Last week, I had a discussion with my boyfriend about the business model of the Movie Pass service. We both subscribe to it, and are heavy users — we watch 1-3 movies a month. Almost every Friday, we’re at the movies. He watches it more frequently since his brother has it too, and they watch movies when they’re free on weekday nights. It helps a lot that I live right next to a great movie theatre in Huntington Beach. So you can find us hanging out there watching as many films as possible when we’re together.
We were wondering how Movie Pass makes money. With a $9.99 monthly subscription that allows you to watch unlimited movies, the value it provides is much greater than the financial cost to us. Their loss is almost equal to our gain: everytime we watch a movie, Movie Pass has to shell out the cost of every ticket and make that available in our Movie Pass cards, which we swipe at the credit card counter, just like a regular credit card.
Essentially, Movie Pass has to come up with the money instantaneously between we check-in to the app and we swipe our cards, which I would say happens in under 5 minutes. I’m not convinced yet about its longevity, but it is an awesome service especially for movie buffs like us. Perhaps I don’t understand the business model clearly, but with the uncertain revenue source (the monthly fee is currently not enough to sustain the service), and the competitive landscape, they have to come up with an innovative business model.
There’s so many content providers out there these days– Netflix, Hulu, HBO Go. Actually, forget about all of them– even with Youtube alone, there is a non-stop supply of video c content that can last us a lifetime. Literally. As consumers, it’s hard to choose from so many different options, not just among the array of providers, but genres, and seasons and episodes…. and the list goes on.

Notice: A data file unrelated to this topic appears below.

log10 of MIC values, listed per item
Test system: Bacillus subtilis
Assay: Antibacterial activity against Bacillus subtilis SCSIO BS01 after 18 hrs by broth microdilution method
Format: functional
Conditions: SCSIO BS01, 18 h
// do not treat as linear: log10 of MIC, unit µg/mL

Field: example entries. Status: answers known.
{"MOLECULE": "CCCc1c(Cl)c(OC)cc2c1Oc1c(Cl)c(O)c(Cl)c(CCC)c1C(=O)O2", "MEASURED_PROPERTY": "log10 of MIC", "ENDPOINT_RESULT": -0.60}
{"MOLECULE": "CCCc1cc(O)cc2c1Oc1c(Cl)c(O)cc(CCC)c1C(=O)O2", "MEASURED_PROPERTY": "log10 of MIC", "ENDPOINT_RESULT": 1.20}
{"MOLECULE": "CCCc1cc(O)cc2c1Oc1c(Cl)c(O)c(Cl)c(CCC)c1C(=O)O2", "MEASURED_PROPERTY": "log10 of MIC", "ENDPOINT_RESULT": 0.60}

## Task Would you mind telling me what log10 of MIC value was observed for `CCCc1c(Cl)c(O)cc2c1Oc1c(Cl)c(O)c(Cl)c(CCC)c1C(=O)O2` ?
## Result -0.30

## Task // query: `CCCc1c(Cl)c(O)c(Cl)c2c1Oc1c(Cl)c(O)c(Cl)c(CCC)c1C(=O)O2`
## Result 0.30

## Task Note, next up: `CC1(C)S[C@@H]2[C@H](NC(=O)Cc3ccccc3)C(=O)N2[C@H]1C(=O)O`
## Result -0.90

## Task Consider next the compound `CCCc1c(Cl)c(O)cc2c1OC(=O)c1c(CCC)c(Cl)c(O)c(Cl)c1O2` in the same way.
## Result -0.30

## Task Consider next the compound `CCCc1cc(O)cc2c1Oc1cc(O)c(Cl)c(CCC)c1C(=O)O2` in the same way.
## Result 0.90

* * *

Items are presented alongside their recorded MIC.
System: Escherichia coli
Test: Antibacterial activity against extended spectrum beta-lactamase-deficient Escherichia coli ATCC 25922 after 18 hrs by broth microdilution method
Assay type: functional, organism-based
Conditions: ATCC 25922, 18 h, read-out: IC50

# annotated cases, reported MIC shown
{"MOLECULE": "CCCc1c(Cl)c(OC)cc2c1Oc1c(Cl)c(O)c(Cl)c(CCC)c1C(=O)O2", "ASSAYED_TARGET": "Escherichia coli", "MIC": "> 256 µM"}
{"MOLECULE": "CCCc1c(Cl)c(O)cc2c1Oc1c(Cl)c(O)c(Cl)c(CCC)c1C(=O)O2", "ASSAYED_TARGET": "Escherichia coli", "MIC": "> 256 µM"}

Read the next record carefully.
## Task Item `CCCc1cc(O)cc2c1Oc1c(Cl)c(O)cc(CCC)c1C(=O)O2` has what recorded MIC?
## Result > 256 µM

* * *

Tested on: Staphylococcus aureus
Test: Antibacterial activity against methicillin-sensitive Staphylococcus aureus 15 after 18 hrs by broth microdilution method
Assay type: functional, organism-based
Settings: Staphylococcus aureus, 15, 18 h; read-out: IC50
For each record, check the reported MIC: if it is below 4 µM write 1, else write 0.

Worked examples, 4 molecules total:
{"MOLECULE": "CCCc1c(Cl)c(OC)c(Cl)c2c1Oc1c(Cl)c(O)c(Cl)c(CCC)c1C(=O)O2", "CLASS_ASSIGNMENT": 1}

When I was studying media management at Northwestern, my professor recommended that we read Anita Elberse’s work on the business of entertainment. She is a Harvard professor and researcher, focusing on the entertainment industry and the business model/profitability of entertainment companies. One the most memorable takeaways from her research is how film studios lose money in general on smaller movies, but their business is sustained by the profit they make on blockbusters. Much like how car companies, such as Honda, use the profits earned from highly profitable cars like Civic, in order to fund concept / futuristic cars and develop advanced technology. The big sellers certainly subsidizes R&D for current and future projects.
In the entertainment context, the biggest asset companies have is their customer base. They can communicate to them again and again, convincing them to consume content, merchandise or beta test new projects. Another opportunity is the scale of reach that companies can realize with digital audiences. Even if you don’t have a customer base yet, it’s not too late to start one, given that so many people can be reached online. And preferences change so quickly. New trends are always introduced. If you treat digital content as a product or service, you can always shop it around and find new audiences to consume it.
So, if Movie Pass can find a way to get ahold of content through partnerships with content creators (ie. studios), and find a way to distribute it effectively and efficiently (maybe online, on demand, as soon as they hit theatres?) then perhaps those folks working at Movie Pass is onto something. They’re biggest bet will be on the audience they are cultivating, whether to sell their product, or to leverage as a data asset to do business with other companies. And the customers are highly marketable to others who want to reach them: a population of movie lovers with discretionary income for entertainment, who share a lifestyle around consuming content. And that is tantalizing to many companies, not just in the entertainment world— companies in luxury, sports, gaming, publishing, and other lifestyle-based businesses will fork out money to get in front of these consumers.